To emphasize the claims made by the Catholic Church in this matter, we note that they point out that "what the church, therefore teaches as divinely revealed, that most certainly is revealed by God and must be believed on the divine authority" (Ibid., p. 31). This claim is made because of their claim that they are "a visible Church with a living teaching authority, infallible because the Holy Ghost is with her, preserving her from error" (Ibid. p. 28). They even point out that many reject the church, "not knowing her claim to be the infallible guardian of divine truth" (Ibid., p. 27). I believe from these quotes we can readily recognize the position that is held by the Roman Catholic Church on the matter of revelation.

We might pause here though and also note that this claim is made in spite of the facts of history, and not because of them. Arvid McGuire, in an article on "The New Testament Canon" (Evidence Quarterly, Vol. II No. 2 -- 1961) pointed out that Justin Martyr (100-165 A. D.) knew the gospels, Acts, Romans, I Corinthians, Galatians, Ephesians, II Thessalonians, I Peter, Hebrews and Revelation. Clement of Alexandria (165-220) attributed Hebrews to Paul, and recognized all but James, II Peter and III John in his writings. Origen of Alexandria (185-253) quoted all the New Testament books, and Clement of Rome (30-100, same time as the apostles) quoted Matthew, Romans, I Corinthians, Hebrews, James, I Timothy, Titus and Peter. Tertullian of Carthage (150-222) quoted all except Philemon and I John. In fact, William Fain noted that Sir David Dalrymple in the 19th century reproduced all but 11 verses from secular writings -- all written before 300 A. D. (Gospel Guardian, 6-9-66). Certainly from this evidence, it is recognized that the New Testament was in circulation and recognized before the Catholic Church ever made any decisions about it. Even the best existing manuscripts of the original language today existed before the date set by the Catholic Church. In reality all the Catholic Church did, as the soldier at the cross (Matthew 27:54), was to recognize what was already established as fact. This had already been preserved and protected by God. (II Peter 1:3)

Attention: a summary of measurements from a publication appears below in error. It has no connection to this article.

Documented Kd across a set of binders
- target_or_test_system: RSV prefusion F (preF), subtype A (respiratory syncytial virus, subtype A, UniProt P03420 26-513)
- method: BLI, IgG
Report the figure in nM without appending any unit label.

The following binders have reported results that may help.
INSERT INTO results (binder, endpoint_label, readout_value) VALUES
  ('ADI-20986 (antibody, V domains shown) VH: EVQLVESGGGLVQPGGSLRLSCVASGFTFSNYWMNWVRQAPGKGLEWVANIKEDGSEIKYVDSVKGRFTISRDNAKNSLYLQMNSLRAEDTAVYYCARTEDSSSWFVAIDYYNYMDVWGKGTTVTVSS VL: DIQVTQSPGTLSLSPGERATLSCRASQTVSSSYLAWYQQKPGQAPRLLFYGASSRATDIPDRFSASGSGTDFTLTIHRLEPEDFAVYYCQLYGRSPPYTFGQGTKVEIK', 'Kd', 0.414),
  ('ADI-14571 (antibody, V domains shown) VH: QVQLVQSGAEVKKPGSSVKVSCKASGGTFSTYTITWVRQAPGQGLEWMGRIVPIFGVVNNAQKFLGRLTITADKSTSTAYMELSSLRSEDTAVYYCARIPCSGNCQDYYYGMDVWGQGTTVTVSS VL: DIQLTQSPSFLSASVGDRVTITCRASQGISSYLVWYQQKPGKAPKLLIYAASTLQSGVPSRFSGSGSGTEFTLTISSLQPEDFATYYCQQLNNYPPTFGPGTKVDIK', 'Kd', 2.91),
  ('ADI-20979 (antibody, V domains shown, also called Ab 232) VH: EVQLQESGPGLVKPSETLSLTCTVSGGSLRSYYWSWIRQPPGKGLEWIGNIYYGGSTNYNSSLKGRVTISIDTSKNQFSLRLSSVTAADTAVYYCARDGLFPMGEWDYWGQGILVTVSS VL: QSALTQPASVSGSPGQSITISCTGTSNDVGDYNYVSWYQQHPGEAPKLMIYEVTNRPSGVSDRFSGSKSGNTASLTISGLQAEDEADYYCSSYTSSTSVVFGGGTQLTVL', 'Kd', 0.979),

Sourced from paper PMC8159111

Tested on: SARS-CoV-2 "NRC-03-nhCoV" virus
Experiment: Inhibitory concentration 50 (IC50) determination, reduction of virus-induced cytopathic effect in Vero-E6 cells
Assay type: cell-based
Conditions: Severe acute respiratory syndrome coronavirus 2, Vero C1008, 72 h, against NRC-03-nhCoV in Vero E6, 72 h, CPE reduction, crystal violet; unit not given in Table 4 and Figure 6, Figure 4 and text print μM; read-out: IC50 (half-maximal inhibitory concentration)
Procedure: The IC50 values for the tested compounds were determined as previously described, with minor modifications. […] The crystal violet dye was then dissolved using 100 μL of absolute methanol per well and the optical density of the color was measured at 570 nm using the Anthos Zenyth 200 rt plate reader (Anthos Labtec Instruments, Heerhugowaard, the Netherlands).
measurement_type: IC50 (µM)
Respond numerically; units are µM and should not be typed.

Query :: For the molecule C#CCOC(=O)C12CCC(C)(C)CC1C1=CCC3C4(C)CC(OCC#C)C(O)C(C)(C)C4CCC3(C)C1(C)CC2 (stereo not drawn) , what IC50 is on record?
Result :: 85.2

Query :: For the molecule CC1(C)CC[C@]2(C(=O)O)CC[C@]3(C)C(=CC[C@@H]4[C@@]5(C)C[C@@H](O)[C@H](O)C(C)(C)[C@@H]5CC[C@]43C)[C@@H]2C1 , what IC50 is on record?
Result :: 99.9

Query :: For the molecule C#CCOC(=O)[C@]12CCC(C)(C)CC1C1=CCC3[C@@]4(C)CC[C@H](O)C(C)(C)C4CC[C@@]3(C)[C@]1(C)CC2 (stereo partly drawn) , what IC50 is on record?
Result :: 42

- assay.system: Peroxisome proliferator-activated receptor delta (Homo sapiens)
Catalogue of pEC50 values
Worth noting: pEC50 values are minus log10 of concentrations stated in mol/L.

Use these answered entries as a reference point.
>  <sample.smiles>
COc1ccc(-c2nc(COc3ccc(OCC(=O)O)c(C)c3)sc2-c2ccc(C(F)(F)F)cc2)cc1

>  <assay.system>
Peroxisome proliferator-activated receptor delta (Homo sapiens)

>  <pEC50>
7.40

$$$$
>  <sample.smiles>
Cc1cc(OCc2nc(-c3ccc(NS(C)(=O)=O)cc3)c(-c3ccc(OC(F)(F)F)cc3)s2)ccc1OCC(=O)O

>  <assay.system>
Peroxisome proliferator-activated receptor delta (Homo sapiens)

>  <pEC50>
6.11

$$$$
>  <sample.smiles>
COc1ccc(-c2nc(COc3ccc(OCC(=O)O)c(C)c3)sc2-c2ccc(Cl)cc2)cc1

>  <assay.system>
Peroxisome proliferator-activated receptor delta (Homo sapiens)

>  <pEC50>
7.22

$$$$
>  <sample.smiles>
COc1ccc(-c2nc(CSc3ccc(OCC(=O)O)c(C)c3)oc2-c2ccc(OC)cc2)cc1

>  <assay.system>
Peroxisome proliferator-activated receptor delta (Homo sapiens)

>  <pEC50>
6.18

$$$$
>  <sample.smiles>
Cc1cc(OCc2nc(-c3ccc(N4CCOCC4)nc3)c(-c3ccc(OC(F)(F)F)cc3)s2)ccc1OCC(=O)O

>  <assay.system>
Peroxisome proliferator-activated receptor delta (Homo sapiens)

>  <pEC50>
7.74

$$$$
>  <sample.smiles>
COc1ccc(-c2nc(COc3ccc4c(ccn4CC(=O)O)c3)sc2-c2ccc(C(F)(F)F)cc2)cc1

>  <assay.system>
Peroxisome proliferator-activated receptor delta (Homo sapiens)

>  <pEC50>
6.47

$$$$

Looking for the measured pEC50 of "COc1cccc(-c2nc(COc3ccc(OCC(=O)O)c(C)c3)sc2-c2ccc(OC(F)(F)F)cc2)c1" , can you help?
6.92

But getting back to the point of our study, one might ask why all the emphasis on the claims that the Catholic Church gave us the Bible. We have noted her claims, and certainly based on these claims, one would expect her to have put forth all the truth as "the infallible guardian of divine truth." Yet, it is very interesting to note that these extra Catholic Books were never accepted as divine by the Catholic Church until the year 1546 A. D. (Revelation and the Bible, edited by Carl F. H. Henry, p. 171). This is a fact unknown to many Catholics, who have just naturally assumed these extra books were always there. They were not -- not until 1546 A. D.!

Let us think of the consequences of this fact. The Catholic Church claims to be the divine guardian of truth and claims infallibility in its presentation of truth. Yet it claims to have given us the Bible in 397 A.D. and then added to it in 1546 A. D. Which time did it err? It either erred in giving us just part of the Bible in 397 A.D., or it erred in adding the other books to it (note they were added to the Old Testament too -- not to the New Testament) in 1546 A. D. There is no way out of this dilemma, and either horn they accept means that the Catholic Church claim of being the infallible guardian and giver of truth has been disproved.